Discuss the ways in which an authentic online professional profile can be developed
In an ever digitising present the world of employment is quickly moving online. The issue for a budding prospect at University is the rest of existence is following suit with socialising, shopping and entertainment transferring to the net. As a result, dissecting one’s personal and professional profile is no longer the case of changing from jeans into a suit. Instead, the two spheres are linked by twitter handles and Facebook pages, an issue which brings opportunity both for failure and success.
Building a successful online profile is comparable to playing cards with potential employers: although it’s important to play your aces, there are some jokers you’d much rather keep close to your chest. The latter here translates to ensuring potentially off-putting photos, posts and videos are out of reach of future bosses. Even for the non-‘tech savvy’ employers of the world, Googling potential prospects is an immediate way of delving into the person behind a paper CV with a survey by Jobvite in 2010 finding that 92% of companies who were actively hiring in the next year planned to use social media in their employee search (http://davidhallsocialmedia.files.wordpress.com/2011/02/jobvite-2010-social-recruiting-report_2.pdf). 4 years on this number will be higher, while equally social media’s influence has grown and intruded more significantly. Hence, keeping potentially embarrassing items off the net entirely or at very least behind the safety of privacy settings is crucial for an online professional profile.
With the jokers taken care of, it’s now a case of laying your best cards down and presenting yourself in the best possible light. This translates to dynamic and consistent activity on the net to build a representative picture of what is unique and appealing about the candidate. The internet provides a wealth of opportunity on how best to go about this, but for me personally blogging and microblogging provide the best opportunities. The power of twitter is in its concise limitations of 140 characters where a person’s understanding and opinion all have to come across in a small package. Seeing posts relating to the profession indicate both a genuine interest and a sense of engagement with the sector outside of just one company. Employers will need no more than 5 minutes to consume an individual’s last 30 tweets, and in this they could be convinced one way or another. As for blogging (and indeed vlogging for those who are apt in the practice of new media), having a portfolio of interesting and entertaining work in the shape of a blog will create a single location to direct employers who want a full impression. Cover letters aside, there is little opportunity on a CV to shine outside of empirical achievement. Hence the blog can be seen as the heart of an online professional, giving a face to grades and pass achievements.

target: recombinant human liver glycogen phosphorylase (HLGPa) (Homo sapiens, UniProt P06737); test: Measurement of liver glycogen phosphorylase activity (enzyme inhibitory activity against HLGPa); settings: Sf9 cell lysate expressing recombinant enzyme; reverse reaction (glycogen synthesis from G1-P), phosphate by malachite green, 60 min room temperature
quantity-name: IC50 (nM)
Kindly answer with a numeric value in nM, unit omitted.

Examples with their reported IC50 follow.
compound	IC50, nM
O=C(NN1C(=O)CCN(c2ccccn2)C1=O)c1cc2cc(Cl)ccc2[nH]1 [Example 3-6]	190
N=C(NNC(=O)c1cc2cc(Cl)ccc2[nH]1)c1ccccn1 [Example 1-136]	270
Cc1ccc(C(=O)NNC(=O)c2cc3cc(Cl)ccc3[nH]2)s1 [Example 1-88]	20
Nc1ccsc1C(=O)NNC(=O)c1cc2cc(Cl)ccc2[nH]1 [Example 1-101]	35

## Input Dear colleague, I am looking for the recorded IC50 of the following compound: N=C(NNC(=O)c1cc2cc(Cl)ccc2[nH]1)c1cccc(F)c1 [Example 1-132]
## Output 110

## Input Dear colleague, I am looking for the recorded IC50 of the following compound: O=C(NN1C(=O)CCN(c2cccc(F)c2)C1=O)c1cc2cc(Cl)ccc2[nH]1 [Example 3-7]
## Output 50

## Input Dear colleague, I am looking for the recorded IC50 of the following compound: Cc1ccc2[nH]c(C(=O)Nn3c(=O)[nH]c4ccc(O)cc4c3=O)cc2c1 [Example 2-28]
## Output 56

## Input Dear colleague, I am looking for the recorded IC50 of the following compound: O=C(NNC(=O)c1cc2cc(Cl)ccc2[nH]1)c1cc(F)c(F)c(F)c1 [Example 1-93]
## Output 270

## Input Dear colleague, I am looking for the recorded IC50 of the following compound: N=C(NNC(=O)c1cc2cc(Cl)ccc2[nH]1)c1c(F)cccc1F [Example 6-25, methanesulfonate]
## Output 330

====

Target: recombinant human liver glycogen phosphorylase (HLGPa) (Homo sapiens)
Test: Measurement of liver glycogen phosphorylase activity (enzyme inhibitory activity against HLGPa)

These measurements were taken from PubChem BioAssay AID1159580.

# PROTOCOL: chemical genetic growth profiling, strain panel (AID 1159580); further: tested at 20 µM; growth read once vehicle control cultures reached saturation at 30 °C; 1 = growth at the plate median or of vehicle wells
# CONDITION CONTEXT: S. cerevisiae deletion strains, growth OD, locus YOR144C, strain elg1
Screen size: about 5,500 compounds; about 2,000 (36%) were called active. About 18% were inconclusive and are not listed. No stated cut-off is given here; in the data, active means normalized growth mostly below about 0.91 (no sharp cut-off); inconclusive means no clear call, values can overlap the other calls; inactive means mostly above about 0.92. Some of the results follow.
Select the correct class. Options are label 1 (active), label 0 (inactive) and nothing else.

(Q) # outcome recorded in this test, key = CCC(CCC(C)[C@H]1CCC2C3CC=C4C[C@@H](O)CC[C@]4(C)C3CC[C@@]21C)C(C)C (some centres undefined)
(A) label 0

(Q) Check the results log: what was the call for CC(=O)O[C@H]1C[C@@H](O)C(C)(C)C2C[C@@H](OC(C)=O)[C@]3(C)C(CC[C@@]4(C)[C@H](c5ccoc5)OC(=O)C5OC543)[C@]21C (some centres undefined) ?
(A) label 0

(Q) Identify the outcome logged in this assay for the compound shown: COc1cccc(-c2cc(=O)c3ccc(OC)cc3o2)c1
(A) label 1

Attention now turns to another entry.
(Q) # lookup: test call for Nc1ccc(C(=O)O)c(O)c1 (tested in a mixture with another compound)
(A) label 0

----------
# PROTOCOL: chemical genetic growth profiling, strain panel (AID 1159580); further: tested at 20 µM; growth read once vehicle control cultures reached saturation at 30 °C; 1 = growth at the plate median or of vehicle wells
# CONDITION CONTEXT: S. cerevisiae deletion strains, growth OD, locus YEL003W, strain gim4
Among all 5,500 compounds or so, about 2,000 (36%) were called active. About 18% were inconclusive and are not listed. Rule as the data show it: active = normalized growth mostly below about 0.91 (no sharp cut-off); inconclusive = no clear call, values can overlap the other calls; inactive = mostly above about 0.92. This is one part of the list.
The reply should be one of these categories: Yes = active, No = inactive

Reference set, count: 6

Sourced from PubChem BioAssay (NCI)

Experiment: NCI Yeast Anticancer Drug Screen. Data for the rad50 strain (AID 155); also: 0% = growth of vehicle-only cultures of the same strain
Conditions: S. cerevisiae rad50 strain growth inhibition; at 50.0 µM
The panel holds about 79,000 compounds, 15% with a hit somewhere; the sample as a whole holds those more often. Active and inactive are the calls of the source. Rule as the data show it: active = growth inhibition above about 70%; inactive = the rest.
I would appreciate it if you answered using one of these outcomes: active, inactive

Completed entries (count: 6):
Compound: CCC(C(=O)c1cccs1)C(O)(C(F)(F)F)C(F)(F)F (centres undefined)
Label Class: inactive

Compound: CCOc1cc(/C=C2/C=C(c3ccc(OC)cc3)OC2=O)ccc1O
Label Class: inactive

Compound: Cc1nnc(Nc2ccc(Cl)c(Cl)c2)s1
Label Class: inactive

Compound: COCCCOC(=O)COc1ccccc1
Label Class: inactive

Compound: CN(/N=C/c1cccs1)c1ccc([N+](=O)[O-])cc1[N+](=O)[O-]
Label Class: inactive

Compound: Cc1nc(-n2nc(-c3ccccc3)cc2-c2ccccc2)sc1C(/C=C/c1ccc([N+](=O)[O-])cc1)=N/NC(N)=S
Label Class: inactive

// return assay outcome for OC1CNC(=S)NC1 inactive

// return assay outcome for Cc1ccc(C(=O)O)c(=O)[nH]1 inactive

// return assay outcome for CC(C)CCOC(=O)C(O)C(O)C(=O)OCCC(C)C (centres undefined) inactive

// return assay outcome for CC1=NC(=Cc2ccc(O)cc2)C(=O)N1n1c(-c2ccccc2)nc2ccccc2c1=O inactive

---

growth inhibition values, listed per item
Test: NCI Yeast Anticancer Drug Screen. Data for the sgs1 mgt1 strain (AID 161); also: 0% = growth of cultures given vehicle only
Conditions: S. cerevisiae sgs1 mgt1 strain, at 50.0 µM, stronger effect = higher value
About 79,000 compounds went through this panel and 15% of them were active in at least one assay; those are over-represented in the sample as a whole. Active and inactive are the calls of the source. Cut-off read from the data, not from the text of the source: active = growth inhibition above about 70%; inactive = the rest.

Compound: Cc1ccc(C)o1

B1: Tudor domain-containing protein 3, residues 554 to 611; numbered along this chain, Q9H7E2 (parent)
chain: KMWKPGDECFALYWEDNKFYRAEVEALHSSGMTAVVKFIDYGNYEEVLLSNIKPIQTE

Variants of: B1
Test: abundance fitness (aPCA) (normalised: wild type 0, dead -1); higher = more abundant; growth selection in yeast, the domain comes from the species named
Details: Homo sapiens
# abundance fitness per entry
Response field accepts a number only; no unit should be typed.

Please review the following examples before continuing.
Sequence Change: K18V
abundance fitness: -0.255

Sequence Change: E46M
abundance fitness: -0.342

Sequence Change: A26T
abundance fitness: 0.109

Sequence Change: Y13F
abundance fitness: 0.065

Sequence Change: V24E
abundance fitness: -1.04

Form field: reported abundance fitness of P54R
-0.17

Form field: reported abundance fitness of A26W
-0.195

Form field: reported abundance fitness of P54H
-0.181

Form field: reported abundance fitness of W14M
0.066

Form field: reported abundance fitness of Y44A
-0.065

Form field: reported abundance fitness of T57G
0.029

As for the CV, when discussing online employment there is one website which is universally utilised as the hub of the jobs market: LinkedIn. Put simply, LinkedIn should serve as both the administration of a professional online profile (i.e. contact details, education details etc.) and as a hub for the rest of it by providing links to twitter, blogs and any other online asset. The best LinkedIn pages are accurate, precise and to the point to give a fast first impression to potential employers. From here, those who are interested can be navigated away from LinkedIn to get a full impression of their respective candidate. Hence maintaining all aspects of an online professional profile to a high standard is crucial to creating the overall impression which is intended, with each playing a specific role in the process of becoming noticed and employed.
Finally, on the idea of making a profile authentic, being truthful and original in thought are the two key aspects. The latter should be especially true while blogging and tweeting with issues of plagiarism potentially being lethal to an individual’s chances of success. Outside of being fraudulent, passing off someone elses work for your own is immoral and the sort of practise which undermines the whole point of an online profile: identity. To a degree, this also means going beyond tweeting every relevant article with a bland comment on the piece being good. Authenticity stems from original thought and as I’ve detailed there should be plenty of this as a part of a strong online profile.
Wall Street Journal article on Twitter’s role in employment: http://online.wsj.com/news/articles/SB10001424127887323820304578412741852687994?mg=reno64-wsj&url=http%3A%2F%2Fonline.wsj.com%2Farticle%2FSB10001424127887323820304578412741852687994.html
A blog by David Hall on managing your online reputation: http://davidhallsocialmedia.com/2011/02/02/reputationmanagement/
Individuals who may never get a job again thanks to racist Obama orientated tweets: http://jezebel.com/5958993/racist-teens-forced-to-answer-for-tweets-about-the-nigger-president
A voluntary weekly article at PWTorch I got through having a strong online profile: http://pwtorch.com/artman2/publish/The_Specialists_34/article_76807.shtml#.Ux1wofl_vuU